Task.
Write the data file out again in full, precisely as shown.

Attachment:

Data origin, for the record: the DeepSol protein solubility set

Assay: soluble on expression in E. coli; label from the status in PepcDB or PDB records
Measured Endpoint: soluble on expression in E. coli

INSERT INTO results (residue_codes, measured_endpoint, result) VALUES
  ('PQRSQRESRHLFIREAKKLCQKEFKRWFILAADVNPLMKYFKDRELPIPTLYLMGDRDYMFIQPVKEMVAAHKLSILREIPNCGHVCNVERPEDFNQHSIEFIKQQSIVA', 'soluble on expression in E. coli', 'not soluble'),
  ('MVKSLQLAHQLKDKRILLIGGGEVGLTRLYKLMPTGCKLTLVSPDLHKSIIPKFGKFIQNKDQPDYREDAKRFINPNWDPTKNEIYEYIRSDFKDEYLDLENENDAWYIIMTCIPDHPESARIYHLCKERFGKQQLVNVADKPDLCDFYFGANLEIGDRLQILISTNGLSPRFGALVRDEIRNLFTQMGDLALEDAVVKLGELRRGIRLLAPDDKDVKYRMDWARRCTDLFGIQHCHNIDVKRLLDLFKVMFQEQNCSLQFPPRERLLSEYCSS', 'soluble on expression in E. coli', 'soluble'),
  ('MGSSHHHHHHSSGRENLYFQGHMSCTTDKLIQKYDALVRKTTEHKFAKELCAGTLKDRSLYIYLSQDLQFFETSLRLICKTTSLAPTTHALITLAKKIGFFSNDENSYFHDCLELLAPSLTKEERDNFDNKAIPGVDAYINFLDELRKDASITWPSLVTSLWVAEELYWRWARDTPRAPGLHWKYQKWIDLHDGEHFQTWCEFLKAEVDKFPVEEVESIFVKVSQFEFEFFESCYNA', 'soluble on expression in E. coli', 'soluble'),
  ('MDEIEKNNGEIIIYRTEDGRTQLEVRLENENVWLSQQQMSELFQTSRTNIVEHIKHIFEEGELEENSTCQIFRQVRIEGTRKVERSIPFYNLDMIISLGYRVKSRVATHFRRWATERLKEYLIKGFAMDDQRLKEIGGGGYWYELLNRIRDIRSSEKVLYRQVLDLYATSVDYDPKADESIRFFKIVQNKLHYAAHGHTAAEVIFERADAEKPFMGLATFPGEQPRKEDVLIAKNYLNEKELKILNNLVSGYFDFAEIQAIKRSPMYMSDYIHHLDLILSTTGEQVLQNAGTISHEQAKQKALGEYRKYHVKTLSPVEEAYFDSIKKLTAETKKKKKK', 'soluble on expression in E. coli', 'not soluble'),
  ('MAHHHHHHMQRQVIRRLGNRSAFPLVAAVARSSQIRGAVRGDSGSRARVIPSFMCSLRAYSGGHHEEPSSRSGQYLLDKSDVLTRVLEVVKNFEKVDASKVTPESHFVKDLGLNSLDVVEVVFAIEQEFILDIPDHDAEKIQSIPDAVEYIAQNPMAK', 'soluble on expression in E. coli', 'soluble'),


Data origin, for the record: the DeepSol protein solubility set

Assay: soluble on expression in E. coli; label from the status in PepcDB or PDB records
Measured Endpoint: soluble on expression in E. coli

INSERT INTO results (residue_codes, measured_endpoint, result) VALUES
  ('PQRSQRESRHLFIREAKKLCQKEFKRWFILAADVNPLMKYFKDRELPIPTLYLMGDRDYMFIQPVKEMVAAHKLSILREIPNCGHVCNVERPEDFNQHSIEFIKQQSIVA', 'soluble on expression in E. coli', 'not soluble'),
  ('MVKSLQLAHQLKDKRILLIGGGEVGLTRLYKLMPTGCKLTLVSPDLHKSIIPKFGKFIQNKDQPDYREDAKRFINPNWDPTKNEIYEYIRSDFKDEYLDLENENDAWYIIMTCIPDHPESARIYHLCKERFGKQQLVNVADKPDLCDFYFGANLEIGDRLQILISTNGLSPRFGALVRDEIRNLFTQMGDLALEDAVVKLGELRRGIRLLAPDDKDVKYRMDWARRCTDLFGIQHCHNIDVKRLLDLFKVMFQEQNCSLQFPPRERLLSEYCSS', 'soluble on expression in E. coli', 'soluble'),
  ('MGSSHHHHHHSSGRENLYFQGHMSCTTDKLIQKYDALVRKTTEHKFAKELCAGTLKDRSLYIYLSQDLQFFETSLRLICKTTSLAPTTHALITLAKKIGFFSNDENSYFHDCLELLAPSLTKEERDNFDNKAIPGVDAYINFLDELRKDASITWPSLVTSLWVAEELYWRWARDTPRAPGLHWKYQKWIDLHDGEHFQTWCEFLKAEVDKFPVEEVESIFVKVSQFEFEFFESCYNA', 'soluble on expression in E. coli', 'soluble'),
  ('MDEIEKNNGEIIIYRTEDGRTQLEVRLENENVWLSQQQMSELFQTSRTNIVEHIKHIFEEGELEENSTCQIFRQVRIEGTRKVERSIPFYNLDMIISLGYRVKSRVATHFRRWATERLKEYLIKGFAMDDQRLKEIGGGGYWYELLNRIRDIRSSEKVLYRQVLDLYATSVDYDPKADESIRFFKIVQNKLHYAAHGHTAAEVIFERADAEKPFMGLATFPGEQPRKEDVLIAKNYLNEKELKILNNLVSGYFDFAEIQAIKRSPMYMSDYIHHLDLILSTTGEQVLQNAGTISHEQAKQKALGEYRKYHVKTLSPVEEAYFDSIKKLTAETKKKKKK', 'soluble on expression in E. coli', 'not soluble'),
  ('MAHHHHHHMQRQVIRRLGNRSAFPLVAAVARSSQIRGAVRGDSGSRARVIPSFMCSLRAYSGGHHEEPSSRSGQYLLDKSDVLTRVLEVVKNFEKVDASKVTPESHFVKDLGLNSLDVVEVVFAIEQEFILDIPDHDAEKIQSIPDAVEYIAQNPMAK', 'soluble on expression in E. coli', 'soluble'),